Recent Advances in Antenna Design for 5G Heterogeneous Networks

Fifth-generation will support significantly faster mobile broadband speeds, low latency, and reliable communications, as well as enabling the full potential of the Internet of Things (IoT) [...]

Improved Carbon Fiber Reinforced Plastic Structural Antenna Design for near-HF Remote Sensing Applications

A planar low-profile meander antenna design for wireless terminal achieving low rf interference and high isolation in multi-antenna systems, multi frequency antenna design based on binary coding, dual-band rfid tag antenna design for uhf band applications with high read range performance, low profile uhf antenna design for low earth-observation cubesats, export citation format, share document.

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A Princeton lab has designed a new antenna that works 'like a transformer robot'

Photo by Sameer A. Khan/Fotobuddy

Sophisticated antenna arrays paired with high-frequency wireless chips act like superpowers for modern electronics, boosting everything from sensing to security to data processing. In his lab at Princeton,  Kaushik Sengupta  is working to expand those powers even further.

Kaushik Sengupta and flat sensors on a table

In recent years, Sengupta’s lab has designed antenna arrays that help engineers make strides toward  peering through matter ,  boosting communications  in canyons of skyscrapers, putting a  medical lab on a smart phone , and  encrypting critical data  with electromagnetic waves instead of software.

In a new article in Advanced Science, Sengupta’s research team presented a new type of antenna array based on the paper-folding art of origami. The shape-shifting array, designed like a folded paper box called a waterbomb, allows engineers to create a reconfigurable and adaptable radar imaging surface. To build the system, the team installed a new class of broadband metasurface antennas onto standard, flat panels. Then they connected a number of the antenna panels into a precisely designed origami surface with an offset checkerboard pattern. Through proper sequence of folding and unfolding the panels, the array assumes a variety of different shapes like curves, saddles and spheres.

With this ability to shift and expand, the system offers a wider resolution and has the ability to capture complex three-dimensional scenes beyond the capability of a standard antenna array. The waterbomb antenna can also morph its shape to manipulate electromagnetic waves in carefully calibrated ways. Combined with advanced algorithms, the waterbomb system can effectively process information from a wide range of electromagnetic fields. This shapeshifting ability allows engineers to expand the capabilities of devices used for sensing and imaging.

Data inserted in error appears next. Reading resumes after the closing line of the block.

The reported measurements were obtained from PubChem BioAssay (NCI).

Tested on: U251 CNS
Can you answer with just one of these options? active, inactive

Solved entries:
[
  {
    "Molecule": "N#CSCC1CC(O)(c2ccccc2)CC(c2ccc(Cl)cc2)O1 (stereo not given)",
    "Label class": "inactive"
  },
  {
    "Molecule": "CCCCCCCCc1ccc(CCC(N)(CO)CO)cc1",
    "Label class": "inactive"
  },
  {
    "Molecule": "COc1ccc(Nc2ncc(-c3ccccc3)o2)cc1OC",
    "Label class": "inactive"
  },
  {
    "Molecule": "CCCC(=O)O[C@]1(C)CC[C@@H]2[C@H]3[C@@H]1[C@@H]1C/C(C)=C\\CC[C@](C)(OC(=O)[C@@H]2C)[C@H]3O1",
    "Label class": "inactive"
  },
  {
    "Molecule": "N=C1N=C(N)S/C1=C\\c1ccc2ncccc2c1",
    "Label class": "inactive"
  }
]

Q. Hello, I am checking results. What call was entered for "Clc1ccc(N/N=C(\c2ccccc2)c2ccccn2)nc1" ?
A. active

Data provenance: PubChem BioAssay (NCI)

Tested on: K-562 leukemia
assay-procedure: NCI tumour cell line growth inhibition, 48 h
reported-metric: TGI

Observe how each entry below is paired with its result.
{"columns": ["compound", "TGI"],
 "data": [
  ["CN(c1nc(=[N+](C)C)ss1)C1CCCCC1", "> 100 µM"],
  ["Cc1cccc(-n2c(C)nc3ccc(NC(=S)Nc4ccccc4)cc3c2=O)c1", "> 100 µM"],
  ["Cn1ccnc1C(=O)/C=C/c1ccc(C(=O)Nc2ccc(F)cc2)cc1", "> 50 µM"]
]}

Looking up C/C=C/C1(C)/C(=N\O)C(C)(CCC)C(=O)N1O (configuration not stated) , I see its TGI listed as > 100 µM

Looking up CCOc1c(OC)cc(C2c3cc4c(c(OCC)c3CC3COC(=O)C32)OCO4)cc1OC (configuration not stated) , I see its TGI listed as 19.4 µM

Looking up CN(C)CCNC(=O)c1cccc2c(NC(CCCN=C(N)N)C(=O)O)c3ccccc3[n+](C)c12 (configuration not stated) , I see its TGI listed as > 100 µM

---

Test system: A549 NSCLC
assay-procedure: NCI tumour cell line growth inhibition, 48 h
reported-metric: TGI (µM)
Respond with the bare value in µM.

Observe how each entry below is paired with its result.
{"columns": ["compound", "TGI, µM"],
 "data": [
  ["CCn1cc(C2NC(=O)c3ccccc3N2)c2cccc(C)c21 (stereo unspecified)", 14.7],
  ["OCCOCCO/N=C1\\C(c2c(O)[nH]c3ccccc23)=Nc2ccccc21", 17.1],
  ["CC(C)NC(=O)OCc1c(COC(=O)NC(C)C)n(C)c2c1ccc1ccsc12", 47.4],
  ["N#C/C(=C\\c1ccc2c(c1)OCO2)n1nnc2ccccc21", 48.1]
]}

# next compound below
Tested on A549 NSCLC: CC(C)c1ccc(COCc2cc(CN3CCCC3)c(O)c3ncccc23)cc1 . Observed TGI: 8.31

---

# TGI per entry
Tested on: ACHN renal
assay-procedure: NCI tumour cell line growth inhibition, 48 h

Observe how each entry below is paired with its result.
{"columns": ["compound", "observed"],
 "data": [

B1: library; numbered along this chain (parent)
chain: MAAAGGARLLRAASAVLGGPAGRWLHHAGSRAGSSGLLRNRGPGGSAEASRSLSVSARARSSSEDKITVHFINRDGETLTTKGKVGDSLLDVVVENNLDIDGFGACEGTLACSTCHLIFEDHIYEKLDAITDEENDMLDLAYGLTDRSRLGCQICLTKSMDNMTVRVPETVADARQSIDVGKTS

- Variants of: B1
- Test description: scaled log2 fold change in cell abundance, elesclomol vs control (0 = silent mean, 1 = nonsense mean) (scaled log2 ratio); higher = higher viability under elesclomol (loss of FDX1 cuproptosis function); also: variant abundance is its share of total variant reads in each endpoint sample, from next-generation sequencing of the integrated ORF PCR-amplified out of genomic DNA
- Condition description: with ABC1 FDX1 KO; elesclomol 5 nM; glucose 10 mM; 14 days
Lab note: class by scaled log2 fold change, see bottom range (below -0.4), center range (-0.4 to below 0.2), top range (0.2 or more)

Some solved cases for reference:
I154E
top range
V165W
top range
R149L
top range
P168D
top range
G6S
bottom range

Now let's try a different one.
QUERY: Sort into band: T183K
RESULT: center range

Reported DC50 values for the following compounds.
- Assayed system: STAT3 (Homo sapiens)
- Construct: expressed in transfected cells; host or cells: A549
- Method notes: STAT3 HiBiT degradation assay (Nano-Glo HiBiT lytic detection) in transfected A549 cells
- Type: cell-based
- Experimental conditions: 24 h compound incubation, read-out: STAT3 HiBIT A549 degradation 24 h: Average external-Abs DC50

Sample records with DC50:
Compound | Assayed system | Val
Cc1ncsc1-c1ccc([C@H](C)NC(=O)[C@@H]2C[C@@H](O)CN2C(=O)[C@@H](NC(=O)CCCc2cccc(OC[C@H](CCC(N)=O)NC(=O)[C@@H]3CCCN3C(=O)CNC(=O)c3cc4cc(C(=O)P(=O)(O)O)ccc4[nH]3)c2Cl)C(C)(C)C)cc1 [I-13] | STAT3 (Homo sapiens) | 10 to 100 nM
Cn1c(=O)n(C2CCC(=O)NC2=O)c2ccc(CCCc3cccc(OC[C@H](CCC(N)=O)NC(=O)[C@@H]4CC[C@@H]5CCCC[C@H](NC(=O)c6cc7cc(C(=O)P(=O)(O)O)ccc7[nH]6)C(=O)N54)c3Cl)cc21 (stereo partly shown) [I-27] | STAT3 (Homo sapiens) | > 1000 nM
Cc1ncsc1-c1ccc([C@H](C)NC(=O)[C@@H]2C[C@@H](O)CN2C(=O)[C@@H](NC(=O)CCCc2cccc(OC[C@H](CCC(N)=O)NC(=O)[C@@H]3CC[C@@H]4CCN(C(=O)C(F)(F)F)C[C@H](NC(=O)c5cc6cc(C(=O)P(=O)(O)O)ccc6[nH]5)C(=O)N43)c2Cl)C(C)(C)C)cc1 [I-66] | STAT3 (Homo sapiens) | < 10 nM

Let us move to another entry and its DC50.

“For most applications, planar, or flat, systems are preferred because they are simpler and easier to design,” said Sengupta, an associate professor of  electrical and computer engineering . “But reconfigurable systems allow us to substantially expand our ability in computer imaging. Using origami, we are able to combine the simplicity of planar arrays with the expanded ability of reconfigurable systems. It’s like a transformer robot in action.”

Sengupta said origami-based arrays could vastly improve sensing technology needed for autonomous vehicles, robots and cyberphysical systems. The relative simplicity of the individual antenna systems also mean that the sensing arrays can be light and low-cost, making them easier to manufacture and deploy across a wide scale.

While rapid developments in energy and computation usually draw the most public attention, Sengupta and his colleagues at Princeton Engineering focus on the invisible wireless networks that allow these breakthroughs to empower society.

“You can think about all these really complex applications that are emerging — robotics, self-driving cars, smart cities, smart healthcare applications, artificial reality, virtual reality,” he said. “All of these things are sitting on that web of wireless communications.”

Any one of these applications would represent a major increase in demand for wireless networks. Together, they demand a fundamental rethinking of how we move data across the airwaves, both in terms of the microchips designed to handle the traffic and the signals transmitted by those chips. In brief, we need to pack far more information into signals and build computer systems that can process the information quickly, accurate and securely.

In the past few years, Sengupta’s research has been recognized on both fronts. In 2021, he was named  Outstanding Young Engineer  by the Microwave Theory and Techniques Society (MTT-S), a leading scientific society for wireless communications. Last year, he received the  New Frontier Award  for his work on microchips from the Institute of Electrical and Electronics Engineers (IEEE), the world’s largest electrical engineering society.

From chip design to signal processing, the awards reflect the broad approach to research taken by Sengupta’s research team at the  Integrated Micro-Systems Research Lab . In recent years, his group has demonstrated technology to  expand into new frequency bands  for faster and more secure transmissions, developed  new sensing technology  for scientific and medical applications, and produced  methods to secure high-demand transmissions  without slowing down applications.